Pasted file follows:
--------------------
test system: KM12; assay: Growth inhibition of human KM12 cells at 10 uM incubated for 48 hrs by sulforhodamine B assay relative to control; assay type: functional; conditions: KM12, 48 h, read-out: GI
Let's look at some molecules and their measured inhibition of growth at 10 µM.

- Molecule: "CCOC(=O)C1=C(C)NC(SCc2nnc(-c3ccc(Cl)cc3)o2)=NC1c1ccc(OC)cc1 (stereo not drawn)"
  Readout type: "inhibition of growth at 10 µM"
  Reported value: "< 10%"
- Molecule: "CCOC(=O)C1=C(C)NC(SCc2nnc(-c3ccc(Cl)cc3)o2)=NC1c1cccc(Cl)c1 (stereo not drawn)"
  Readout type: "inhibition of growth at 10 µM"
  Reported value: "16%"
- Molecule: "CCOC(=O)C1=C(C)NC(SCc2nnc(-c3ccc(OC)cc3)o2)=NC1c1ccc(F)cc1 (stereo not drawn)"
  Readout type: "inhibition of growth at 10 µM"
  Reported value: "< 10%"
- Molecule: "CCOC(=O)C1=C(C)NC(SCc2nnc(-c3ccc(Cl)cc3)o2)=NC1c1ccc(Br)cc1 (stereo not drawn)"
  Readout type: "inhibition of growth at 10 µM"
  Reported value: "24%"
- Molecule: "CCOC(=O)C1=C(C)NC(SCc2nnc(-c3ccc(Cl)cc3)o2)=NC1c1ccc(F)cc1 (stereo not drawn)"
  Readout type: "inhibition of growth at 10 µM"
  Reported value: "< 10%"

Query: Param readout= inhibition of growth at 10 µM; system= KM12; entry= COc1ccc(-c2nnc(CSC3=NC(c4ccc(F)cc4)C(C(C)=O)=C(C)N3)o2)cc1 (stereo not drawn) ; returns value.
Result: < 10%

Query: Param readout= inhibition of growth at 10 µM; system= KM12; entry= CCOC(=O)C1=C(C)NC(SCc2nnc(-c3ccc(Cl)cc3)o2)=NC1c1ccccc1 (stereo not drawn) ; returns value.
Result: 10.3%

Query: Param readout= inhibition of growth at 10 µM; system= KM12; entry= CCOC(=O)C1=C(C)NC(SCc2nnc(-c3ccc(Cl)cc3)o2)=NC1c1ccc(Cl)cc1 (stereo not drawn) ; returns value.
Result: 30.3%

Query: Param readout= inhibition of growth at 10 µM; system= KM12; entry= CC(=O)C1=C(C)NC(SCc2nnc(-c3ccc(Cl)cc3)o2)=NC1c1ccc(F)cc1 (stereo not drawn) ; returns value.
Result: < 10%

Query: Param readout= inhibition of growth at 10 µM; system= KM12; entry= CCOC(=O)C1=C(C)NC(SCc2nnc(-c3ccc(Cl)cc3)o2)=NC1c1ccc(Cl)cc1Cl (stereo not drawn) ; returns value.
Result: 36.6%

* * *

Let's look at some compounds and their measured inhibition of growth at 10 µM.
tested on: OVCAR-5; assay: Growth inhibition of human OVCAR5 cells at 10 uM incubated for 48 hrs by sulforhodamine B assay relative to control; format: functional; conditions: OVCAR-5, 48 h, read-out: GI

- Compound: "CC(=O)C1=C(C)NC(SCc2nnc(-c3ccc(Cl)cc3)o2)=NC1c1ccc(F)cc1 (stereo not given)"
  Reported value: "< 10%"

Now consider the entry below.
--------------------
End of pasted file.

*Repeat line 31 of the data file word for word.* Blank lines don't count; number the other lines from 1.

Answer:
- Compound: "CC(=O)C1=C(C)NC(SCc2nnc(-c3ccc(Cl)cc3)o2)=NC1c1ccc(F)cc1 (stereo not given)"